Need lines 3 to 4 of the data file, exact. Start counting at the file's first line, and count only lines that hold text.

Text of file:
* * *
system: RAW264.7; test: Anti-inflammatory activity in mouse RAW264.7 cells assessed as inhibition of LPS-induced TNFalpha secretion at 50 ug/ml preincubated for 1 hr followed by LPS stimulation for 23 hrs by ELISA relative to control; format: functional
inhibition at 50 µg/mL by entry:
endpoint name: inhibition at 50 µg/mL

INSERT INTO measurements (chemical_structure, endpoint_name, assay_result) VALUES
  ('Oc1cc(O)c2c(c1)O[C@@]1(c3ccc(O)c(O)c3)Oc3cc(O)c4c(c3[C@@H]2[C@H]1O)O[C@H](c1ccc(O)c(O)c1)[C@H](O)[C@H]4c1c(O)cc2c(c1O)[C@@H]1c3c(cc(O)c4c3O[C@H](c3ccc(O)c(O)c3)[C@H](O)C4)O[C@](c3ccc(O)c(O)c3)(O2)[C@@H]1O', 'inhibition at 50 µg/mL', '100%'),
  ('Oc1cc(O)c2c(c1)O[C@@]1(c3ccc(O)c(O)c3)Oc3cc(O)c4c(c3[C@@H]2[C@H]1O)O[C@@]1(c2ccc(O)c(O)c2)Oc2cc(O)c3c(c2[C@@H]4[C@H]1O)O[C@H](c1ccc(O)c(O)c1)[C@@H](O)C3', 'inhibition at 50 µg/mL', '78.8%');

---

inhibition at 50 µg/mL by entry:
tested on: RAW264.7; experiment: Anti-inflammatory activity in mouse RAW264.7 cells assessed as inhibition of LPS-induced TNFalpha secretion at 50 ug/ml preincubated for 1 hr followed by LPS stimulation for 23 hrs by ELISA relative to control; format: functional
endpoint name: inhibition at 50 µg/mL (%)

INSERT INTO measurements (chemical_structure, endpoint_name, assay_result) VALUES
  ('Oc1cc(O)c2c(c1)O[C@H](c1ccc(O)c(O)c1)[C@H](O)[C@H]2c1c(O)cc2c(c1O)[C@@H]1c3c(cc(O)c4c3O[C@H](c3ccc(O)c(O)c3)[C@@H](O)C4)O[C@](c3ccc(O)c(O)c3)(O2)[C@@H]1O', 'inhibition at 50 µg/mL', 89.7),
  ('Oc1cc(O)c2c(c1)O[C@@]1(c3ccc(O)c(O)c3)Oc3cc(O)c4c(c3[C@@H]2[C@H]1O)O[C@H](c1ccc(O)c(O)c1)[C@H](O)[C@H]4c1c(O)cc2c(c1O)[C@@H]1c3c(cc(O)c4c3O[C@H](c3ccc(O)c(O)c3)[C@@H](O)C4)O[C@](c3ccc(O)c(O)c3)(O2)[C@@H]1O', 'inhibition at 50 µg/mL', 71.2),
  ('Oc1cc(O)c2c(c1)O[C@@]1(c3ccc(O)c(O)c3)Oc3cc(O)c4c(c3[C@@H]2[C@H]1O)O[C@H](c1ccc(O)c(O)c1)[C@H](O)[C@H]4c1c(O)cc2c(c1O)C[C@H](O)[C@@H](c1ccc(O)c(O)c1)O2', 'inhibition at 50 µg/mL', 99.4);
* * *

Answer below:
endpoint name: inhibition at 50 µg/mL

INSERT INTO measurements (chemical_structure, endpoint_name, assay_result) VALUES